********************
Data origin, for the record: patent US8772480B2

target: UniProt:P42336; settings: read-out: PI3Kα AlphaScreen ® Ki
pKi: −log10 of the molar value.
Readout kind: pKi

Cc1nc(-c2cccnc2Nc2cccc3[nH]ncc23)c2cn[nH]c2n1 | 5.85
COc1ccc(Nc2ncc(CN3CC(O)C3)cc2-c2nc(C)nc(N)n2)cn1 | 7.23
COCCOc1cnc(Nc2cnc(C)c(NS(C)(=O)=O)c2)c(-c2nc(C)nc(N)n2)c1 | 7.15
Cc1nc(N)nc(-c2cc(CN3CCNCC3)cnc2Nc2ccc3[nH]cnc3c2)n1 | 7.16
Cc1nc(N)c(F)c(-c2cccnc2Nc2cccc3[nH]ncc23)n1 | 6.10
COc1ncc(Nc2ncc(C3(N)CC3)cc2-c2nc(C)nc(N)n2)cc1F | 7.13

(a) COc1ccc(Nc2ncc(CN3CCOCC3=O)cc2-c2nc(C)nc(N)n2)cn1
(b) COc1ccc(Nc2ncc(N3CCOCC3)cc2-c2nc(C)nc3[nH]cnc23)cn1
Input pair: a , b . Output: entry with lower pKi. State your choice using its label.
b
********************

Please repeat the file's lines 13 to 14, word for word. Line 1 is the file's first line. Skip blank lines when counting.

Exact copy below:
Input pair: a , b . Output: entry with lower pKi. State your choice using its label.
b